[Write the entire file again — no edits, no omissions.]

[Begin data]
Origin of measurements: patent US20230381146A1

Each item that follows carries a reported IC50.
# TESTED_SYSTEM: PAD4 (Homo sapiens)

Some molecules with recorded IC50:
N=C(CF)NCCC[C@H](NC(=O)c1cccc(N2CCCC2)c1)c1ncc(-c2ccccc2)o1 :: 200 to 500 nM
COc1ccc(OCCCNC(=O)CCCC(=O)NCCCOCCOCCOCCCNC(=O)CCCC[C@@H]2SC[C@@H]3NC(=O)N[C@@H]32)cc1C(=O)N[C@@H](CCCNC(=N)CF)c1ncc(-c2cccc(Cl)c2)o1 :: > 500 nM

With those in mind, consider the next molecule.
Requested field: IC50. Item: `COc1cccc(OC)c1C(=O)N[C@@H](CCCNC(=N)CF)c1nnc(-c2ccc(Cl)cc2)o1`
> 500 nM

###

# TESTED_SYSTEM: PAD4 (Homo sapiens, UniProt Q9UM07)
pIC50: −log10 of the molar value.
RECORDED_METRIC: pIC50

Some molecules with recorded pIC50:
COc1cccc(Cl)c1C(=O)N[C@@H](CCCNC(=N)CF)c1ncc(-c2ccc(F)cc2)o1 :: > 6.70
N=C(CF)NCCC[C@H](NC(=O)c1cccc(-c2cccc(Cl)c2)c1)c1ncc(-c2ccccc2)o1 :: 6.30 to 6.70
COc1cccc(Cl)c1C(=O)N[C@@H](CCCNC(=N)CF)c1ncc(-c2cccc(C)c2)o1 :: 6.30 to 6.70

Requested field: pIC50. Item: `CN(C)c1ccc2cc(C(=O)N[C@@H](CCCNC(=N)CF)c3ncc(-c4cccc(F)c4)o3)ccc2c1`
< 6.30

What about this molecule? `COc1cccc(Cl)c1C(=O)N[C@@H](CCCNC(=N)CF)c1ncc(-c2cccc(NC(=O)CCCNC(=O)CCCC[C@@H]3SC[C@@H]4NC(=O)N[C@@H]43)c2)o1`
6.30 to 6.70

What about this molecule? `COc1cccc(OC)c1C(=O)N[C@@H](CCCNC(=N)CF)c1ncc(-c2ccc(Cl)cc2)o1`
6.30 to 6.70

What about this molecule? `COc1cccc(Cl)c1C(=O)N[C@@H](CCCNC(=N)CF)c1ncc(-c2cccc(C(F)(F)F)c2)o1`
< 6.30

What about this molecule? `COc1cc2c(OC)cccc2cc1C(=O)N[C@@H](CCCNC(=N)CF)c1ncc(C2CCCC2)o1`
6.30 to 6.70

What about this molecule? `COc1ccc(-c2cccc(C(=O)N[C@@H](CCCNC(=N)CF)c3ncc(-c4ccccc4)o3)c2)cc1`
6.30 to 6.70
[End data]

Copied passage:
Origin of measurements: patent US20230381146A1

Each item that follows carries a reported IC50.
# TESTED_SYSTEM: PAD4 (Homo sapiens)

Some molecules with recorded IC50:
N=C(CF)NCCC[C@H](NC(=O)c1cccc(N2CCCC2)c1)c1ncc(-c2ccccc2)o1 :: 200 to 500 nM
COc1ccc(OCCCNC(=O)CCCC(=O)NCCCOCCOCCOCCCNC(=O)CCCC[C@@H]2SC[C@@H]3NC(=O)N[C@@H]32)cc1C(=O)N[C@@H](CCCNC(=N)CF)c1ncc(-c2cccc(Cl)c2)o1 :: > 500 nM

With those in mind, consider the next molecule.
Requested field: IC50. Item: `COc1cccc(OC)c1C(=O)N[C@@H](CCCNC(=N)CF)c1nnc(-c2ccc(Cl)cc2)o1`
> 500 nM

###

# TESTED_SYSTEM: PAD4 (Homo sapiens, UniProt Q9UM07)
pIC50: −log10 of the molar value.
RECORDED_METRIC: pIC50

Some molecules with recorded pIC50:
COc1cccc(Cl)c1C(=O)N[C@@H](CCCNC(=N)CF)c1ncc(-c2ccc(F)cc2)o1 :: > 6.70
N=C(CF)NCCC[C@H](NC(=O)c1cccc(-c2cccc(Cl)c2)c1)c1ncc(-c2ccccc2)o1 :: 6.30 to 6.70
COc1cccc(Cl)c1C(=O)N[C@@H](CCCNC(=N)CF)c1ncc(-c2cccc(C)c2)o1 :: 6.30 to 6.70

Requested field: pIC50. Item: `CN(C)c1ccc2cc(C(=O)N[C@@H](CCCNC(=N)CF)c3ncc(-c4cccc(F)c4)o3)ccc2c1`
< 6.30

What about this molecule? `COc1cccc(Cl)c1C(=O)N[C@@H](CCCNC(=N)CF)c1ncc(-c2cccc(NC(=O)CCCNC(=O)CCCC[C@@H]3SC[C@@H]4NC(=O)N[C@@H]43)c2)o1`
6.30 to 6.70

What about this molecule? `COc1cccc(OC)c1C(=O)N[C@@H](CCCNC(=N)CF)c1ncc(-c2ccc(Cl)cc2)o1`
6.30 to 6.70

What about this molecule? `COc1cccc(Cl)c1C(=O)N[C@@H](CCCNC(=N)CF)c1ncc(-c2cccc(C(F)(F)F)c2)o1`
< 6.30

What about this molecule? `COc1cc2c(OC)cccc2cc1C(=O)N[C@@H](CCCNC(=N)CF)c1ncc(C2CCCC2)o1`
6.30 to 6.70

What about this molecule? `COc1ccc(-c2cccc(C(=O)N[C@@H](CCCNC(=N)CF)c3ncc(-c4ccccc4)o3)c2)cc1`
6.30 to 6.70